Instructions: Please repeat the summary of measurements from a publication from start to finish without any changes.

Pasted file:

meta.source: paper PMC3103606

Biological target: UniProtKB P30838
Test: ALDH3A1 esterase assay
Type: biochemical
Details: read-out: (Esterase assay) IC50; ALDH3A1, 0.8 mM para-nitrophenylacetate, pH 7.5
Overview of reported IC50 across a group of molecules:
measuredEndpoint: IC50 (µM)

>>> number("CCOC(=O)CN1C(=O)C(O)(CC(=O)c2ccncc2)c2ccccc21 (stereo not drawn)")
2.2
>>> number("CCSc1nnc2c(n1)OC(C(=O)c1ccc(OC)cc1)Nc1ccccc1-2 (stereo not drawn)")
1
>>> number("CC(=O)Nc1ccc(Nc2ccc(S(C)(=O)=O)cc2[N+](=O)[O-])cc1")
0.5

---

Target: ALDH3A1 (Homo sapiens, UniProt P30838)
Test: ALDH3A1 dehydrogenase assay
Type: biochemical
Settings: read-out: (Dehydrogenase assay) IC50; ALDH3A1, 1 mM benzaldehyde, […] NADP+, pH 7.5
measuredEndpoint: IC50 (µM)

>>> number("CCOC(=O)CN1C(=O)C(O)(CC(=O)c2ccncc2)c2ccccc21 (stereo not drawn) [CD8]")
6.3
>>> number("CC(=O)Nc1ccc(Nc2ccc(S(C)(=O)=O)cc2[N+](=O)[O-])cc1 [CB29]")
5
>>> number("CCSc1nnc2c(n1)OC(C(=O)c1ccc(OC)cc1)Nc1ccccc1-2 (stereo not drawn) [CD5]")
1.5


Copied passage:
meta.source: paper PMC3103606

Biological target: UniProtKB P30838
Test: ALDH3A1 esterase assay
Type: biochemical
Details: read-out: (Esterase assay) IC50; ALDH3A1, 0.8 mM para-nitrophenylacetate, pH 7.5
Overview of reported IC50 across a group of molecules:
measuredEndpoint: IC50 (µM)

>>> number("CCOC(=O)CN1C(=O)C(O)(CC(=O)c2ccncc2)c2ccccc21 (stereo not drawn)")
2.2
>>> number("CCSc1nnc2c(n1)OC(C(=O)c1ccc(OC)cc1)Nc1ccccc1-2 (stereo not drawn)")
1
>>> number("CC(=O)Nc1ccc(Nc2ccc(S(C)(=O)=O)cc2[N+](=O)[O-])cc1")
0.5

---

Target: ALDH3A1 (Homo sapiens, UniProt P30838)
Test: ALDH3A1 dehydrogenase assay
Type: biochemical
Settings: read-out: (Dehydrogenase assay) IC50; ALDH3A1, 1 mM benzaldehyde, […] NADP+, pH 7.5
measuredEndpoint: IC50 (µM)

>>> number("CCOC(=O)CN1C(=O)C(O)(CC(=O)c2ccncc2)c2ccccc21 (stereo not drawn) [CD8]")
6.3
>>> number("CC(=O)Nc1ccc(Nc2ccc(S(C)(=O)=O)cc2[N+](=O)[O-])cc1 [CB29]")
5
>>> number("CCSc1nnc2c(n1)OC(C(=O)c1ccc(OC)cc1)Nc1ccccc1-2 (stereo not drawn) [CD5]")
1.5